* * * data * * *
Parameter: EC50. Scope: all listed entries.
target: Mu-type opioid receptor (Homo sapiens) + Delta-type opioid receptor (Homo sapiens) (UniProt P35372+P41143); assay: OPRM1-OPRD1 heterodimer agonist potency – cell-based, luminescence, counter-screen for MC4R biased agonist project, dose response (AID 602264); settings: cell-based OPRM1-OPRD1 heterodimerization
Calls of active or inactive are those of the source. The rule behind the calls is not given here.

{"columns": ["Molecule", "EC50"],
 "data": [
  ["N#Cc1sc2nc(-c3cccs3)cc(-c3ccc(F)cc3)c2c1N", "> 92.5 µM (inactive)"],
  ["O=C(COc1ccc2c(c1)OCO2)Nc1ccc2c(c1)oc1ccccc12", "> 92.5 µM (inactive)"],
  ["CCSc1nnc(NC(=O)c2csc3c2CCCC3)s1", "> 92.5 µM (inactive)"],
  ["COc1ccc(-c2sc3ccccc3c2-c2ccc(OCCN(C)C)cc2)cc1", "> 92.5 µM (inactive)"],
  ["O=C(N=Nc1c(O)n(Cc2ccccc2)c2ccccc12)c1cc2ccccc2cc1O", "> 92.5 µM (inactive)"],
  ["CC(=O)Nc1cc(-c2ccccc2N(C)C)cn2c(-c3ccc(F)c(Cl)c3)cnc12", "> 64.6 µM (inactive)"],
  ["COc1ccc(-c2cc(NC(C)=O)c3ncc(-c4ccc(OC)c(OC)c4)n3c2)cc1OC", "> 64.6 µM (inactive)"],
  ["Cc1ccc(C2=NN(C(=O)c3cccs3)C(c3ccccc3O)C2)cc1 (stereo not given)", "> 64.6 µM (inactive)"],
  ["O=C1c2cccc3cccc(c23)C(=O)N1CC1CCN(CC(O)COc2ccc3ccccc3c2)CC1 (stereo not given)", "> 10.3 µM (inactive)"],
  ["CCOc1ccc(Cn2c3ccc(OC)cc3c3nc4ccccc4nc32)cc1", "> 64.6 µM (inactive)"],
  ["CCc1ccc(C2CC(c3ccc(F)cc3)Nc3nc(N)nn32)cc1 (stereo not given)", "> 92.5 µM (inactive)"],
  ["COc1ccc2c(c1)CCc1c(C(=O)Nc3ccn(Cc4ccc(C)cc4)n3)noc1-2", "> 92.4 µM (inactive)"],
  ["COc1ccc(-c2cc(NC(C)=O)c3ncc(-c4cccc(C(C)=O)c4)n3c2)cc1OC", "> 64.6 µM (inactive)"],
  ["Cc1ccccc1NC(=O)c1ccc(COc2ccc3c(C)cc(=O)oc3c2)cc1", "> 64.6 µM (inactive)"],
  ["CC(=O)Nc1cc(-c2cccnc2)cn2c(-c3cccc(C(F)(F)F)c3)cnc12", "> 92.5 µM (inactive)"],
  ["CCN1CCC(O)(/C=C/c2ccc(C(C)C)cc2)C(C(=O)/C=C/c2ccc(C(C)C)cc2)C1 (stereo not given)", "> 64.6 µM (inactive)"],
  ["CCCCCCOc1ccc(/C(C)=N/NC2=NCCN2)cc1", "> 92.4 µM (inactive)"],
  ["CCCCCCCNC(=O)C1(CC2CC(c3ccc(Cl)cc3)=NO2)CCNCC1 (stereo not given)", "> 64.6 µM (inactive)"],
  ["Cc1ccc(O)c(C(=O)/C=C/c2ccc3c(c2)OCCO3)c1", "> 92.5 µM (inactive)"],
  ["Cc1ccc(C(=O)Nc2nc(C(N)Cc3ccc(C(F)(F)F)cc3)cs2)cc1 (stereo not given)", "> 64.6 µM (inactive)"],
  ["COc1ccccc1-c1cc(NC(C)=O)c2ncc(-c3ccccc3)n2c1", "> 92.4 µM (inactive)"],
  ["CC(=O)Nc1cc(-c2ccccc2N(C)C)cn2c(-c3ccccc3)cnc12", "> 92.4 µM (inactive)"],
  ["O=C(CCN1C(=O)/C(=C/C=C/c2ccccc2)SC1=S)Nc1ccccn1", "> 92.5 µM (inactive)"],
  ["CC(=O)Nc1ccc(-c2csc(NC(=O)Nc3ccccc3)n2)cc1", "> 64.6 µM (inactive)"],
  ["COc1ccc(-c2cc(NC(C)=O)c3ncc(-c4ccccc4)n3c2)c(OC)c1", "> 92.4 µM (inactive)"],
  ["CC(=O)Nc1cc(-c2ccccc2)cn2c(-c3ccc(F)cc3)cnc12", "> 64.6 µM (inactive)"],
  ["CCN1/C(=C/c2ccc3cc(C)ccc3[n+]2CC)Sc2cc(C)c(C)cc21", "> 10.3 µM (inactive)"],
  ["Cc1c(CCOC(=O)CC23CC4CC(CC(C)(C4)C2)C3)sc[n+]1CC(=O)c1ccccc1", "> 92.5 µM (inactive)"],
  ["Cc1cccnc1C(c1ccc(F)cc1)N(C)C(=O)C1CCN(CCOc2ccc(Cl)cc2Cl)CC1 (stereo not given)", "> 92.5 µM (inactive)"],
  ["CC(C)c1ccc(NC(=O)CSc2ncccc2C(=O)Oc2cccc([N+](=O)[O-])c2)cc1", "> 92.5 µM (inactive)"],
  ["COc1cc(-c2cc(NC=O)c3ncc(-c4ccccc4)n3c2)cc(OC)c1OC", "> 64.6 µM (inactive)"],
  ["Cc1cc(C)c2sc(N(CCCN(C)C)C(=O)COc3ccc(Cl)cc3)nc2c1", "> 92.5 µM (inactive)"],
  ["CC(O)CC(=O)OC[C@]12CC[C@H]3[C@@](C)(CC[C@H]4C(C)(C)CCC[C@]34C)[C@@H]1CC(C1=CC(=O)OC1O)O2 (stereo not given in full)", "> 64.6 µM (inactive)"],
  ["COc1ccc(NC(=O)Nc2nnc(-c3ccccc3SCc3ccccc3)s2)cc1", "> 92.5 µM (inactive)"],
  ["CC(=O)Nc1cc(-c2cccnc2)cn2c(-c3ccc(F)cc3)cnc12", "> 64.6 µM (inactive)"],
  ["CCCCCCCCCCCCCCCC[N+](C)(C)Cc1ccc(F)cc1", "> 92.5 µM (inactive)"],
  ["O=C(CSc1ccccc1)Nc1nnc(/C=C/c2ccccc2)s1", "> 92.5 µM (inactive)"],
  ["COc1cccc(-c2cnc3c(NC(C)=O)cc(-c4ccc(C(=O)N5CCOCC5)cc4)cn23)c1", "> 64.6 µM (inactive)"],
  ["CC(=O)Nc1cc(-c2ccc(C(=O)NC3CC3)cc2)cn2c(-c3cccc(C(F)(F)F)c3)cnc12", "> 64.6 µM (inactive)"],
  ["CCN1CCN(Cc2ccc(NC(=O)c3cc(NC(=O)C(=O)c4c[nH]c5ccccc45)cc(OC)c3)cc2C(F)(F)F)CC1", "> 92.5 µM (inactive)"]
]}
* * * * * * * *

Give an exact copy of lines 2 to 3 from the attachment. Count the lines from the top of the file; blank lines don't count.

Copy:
target: Mu-type opioid receptor (Homo sapiens) + Delta-type opioid receptor (Homo sapiens) (UniProt P35372+P41143); assay: OPRM1-OPRD1 heterodimer agonist potency – cell-based, luminescence, counter-screen for MC4R biased agonist project, dose response (AID 602264); settings: cell-based OPRM1-OPRD1 heterodimerization
Calls of active or inactive are those of the source. The rule behind the calls is not given here.